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I rejoice that the state of your concerns, external as well as internal, no longer renders the pursuit of inclination incompatible with the sentiment of duty or propriety; and am persuaded, whatever partiality may be retained for my services, that, in the present circumstances of our country, you will not disapprove my determination to retire.
The impressions with which I undertook the arduous trust were explained on the proper occasion. In the discharge of this trust, I will only say that I have with good intentions contributed toward the organization and administration of the Government the best exertions of which a very fallible judgment was capable. Not unconscious in the outset of the inferiority of my qualifications, experience, in my own eyes—perhaps still more in the eyes of others—has strengthened the motives to diffidence of myself; and every day the increasing weight of years admonishes me more and more, that the shade of retirement is as necessary to me as it will be welcome. Satisfied that if any circumstances have given peculiar value to my services, they were temporary, I have the consolation to believe that, while choice and prudence invite me to quit the political scene, patriotism does not forbid it.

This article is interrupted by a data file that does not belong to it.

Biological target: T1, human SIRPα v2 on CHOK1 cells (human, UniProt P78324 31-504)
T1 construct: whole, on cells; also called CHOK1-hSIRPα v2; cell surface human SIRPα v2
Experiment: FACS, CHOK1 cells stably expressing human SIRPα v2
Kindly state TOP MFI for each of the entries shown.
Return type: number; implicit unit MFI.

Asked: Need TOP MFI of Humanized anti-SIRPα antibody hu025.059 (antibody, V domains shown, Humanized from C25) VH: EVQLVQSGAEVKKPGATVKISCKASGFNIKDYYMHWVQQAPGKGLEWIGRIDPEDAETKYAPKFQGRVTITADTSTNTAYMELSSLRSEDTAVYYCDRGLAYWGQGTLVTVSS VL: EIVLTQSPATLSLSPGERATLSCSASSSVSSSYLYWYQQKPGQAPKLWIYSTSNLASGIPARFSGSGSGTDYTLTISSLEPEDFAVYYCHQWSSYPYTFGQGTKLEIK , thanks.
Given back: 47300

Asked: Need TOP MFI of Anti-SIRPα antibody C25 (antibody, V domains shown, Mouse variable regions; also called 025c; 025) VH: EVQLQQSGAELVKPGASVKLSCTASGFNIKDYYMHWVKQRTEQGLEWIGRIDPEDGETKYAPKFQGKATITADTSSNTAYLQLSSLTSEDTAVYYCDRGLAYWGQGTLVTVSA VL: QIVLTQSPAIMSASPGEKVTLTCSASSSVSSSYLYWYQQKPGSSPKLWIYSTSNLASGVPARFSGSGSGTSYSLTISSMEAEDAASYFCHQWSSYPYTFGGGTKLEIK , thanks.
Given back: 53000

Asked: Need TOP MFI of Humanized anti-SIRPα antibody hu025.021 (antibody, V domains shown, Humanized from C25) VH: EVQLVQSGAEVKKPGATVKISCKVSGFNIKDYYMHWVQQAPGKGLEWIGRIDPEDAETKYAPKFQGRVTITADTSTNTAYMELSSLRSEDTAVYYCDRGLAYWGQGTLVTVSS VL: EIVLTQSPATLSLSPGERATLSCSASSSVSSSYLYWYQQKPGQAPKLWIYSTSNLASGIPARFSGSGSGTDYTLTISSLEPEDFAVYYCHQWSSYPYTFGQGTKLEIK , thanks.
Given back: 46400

In looking forward to the moment which is intended to terminate the career of my public life, my feelings do not permit me to suspend the deep acknowledgment of that debt of gratitude which I owe to my beloved country for the many honors it has conferred upon me; still more for the steadfast confidence with which it has supported me; and for the opportunities I have thence enjoyed of manifesting my inviolable attachment, by services faithful and persevering, though in usefulness unequal to my zeal. If benefits have resulted to our country from these services, let it always be remembered to your praise, and as an instructive example in our annals that, under circumstances in which the passions, agitated in every direction, were liable to mislead ; anrid appearances sometimes dubious, vicissitudes of fortune often discouraging; in situations in which, not unfrequently, want of success has countenanced the spirit of criticism—the constancy of your support was the essential prop of the efforts, and a guarantee of the plans, by which they were effected. Profoundly penetrated with this idea, I shall carry it with me to my grave, as a strong incitement to unceasing vows, that Heaven may continue to you the choicest tokens of its beneficence; that your union and brotherly affection may be perpetual; that the free Constitution, which is the work of your hands, may be sacredly maintained; that its administration, in every department, may be stamped with wisdom and virtue; that, in fine, the happiness of the people of these States, under the auspices of liberty, may be made complete by so careful a preservation and so prudent a use of this blessing as will acquire to them the glory of recommending it to the applause, the affection, and the adoption of every nation which is yet a stranger to it. Here, perhaps, I ought to stop; but a solicitude for your welfare, which can not end but with my life, and the apprehension of danger natural to that solicitude, urge me, on an occasion like the present, to offer to your solemn contemplation, and to recommend to your frequent review, some sentiments which are the result of much reflection, of no inconsiderable observation, and which appear to me all-important to the permanency of our felicity as a people. These will be afforded to you with the more freedom, as you can only see in them the disinterested warnings of a parting friend, who can possibly have no personal motive to bias his counsel; nor can I forget, as an encouragement to it, your indulgent reception of my sentiments on a former and not dissimilar occasion. Interwoven as is the love of liberty with every ligament of your hearts, no recommendation of mine is necessary to fortify or confirm the attachment. The unity of government which constitutes you one people, is also now dear to you. It is justly so; for it is a main pillar in the edifice of your real independence—the support of your tranquillity at home, your peace abroad, of your safety, of your prosperity, of that very liberty which you so highly prize. But as it is easy to foresee that, from different causes and from different quarters, much pains will be taken, many artifices employed, to weaken in your minds the conviction of this truth; as this is the point in your political fortress against which the batteries of internal and external enemies will be most constantly and actively (though often covertly and insidiously) directed, it is of infinite moment that you should properly estimate the immense value of your National Union to your collective and individual happiness; that you should cherish a cordial, habitual, and immovable attachment to it; accustoming yourselves to think and speak of it as of the palladium of your political safety and prosperity; watching for its preservation with jealous anxiety; discountenancing whatever may suggest even a suspicion that it can, in any event, be abandoned; and indignantly frowning upon the first dawning of every attempt to alienate any portion of our country from the rest, or to enfeeble the sacred ties which now link together the various parts. For this you have every inducement of sympathy and interest. Citizens by birth or choice, of a common country, that country has a right to concentrate your affections. The name of American, which belongs to you in your national capacity, must always exalt the just pride of patriotism, more than any appellation derived from local discriminations. With slight shades of difference, you have the same religion, manners, habits, and political principles. You have, in a common cause, fought and triumphed together; the independence and liberty you possess are the work of joint counsels and joint efforts—of common dangers, sufferings and successes. But these considerations, however powgwfully they address themselves to your sensibility, are greatly outweighed by those which apply more immediately to your interest; here every portion of our country finds the most commanding motives for carefully guarding and preserving the union of the whole. The North, in an unrestrained intercourse with the South, protected by the equal laws of a common government, finds, in the productions of the latter, great additional resources of maritime and commercial enterprise, and precious materials of manufacturing industry. The South, in the same intercourse, benefiting by the agency of the North, sees its agriculture grow and its commerce expand. Turning partly into its own channels the seamen of the North, it finds its particular navigation invigorated; and while it contributes, in different ways, to nourish and increase the general mass of the national navigation, it looks forward to the protection of a maritime strength to which itself is unequally adapted. The East, in like intercourse with the West, already finds—and in the progressive improvement of interior communication by land and water, will more and more find— a valuable vent for the commodities which it brings from abroad or manufactures at home. The West derives from the East supplies requisite to its growth and comfort; and what is, perhaps, of still greater consequence, it must, of necessity, owe the secure enjoyment of indispensable outlets for its own productions, to the weight, influence, and the future maritime strength of the Atlantic side of the Union, directed by an indissoluble community of interest as one nation. Any other tenure by which the West can hold this essential advantage, whether derived from its own separate strength, or from an apostate and unnatural connection with any foreign power, must be intrinsically preCàI'] OUIS. While, then, every part of our country thus feels an immediate and particular interest in UNION, all the parts combined can not fail to find, in the united mass of means and efforts, greater strength, greater resource, proportionately greater security from external danger, a less frequent interruption of their peace by foreign nations; and what is of inestimable salue, they must derive from union an exemption from i. broils and wars between themselves, which so frequently afflict neighboring countries, not tied together by the same government; which their own rivalship alone would be sufficient to produce, but which opposite foreign alliances, attachments, and intrigues would stimulate and embitter. Hence, likewise, they will avoid the necessity of those overgrown military establishments, which, under any form of government, are inauspicious to liberty, and which are to be regarded as particularly hostile to republican liberty; in this sense it is that your union ought to be con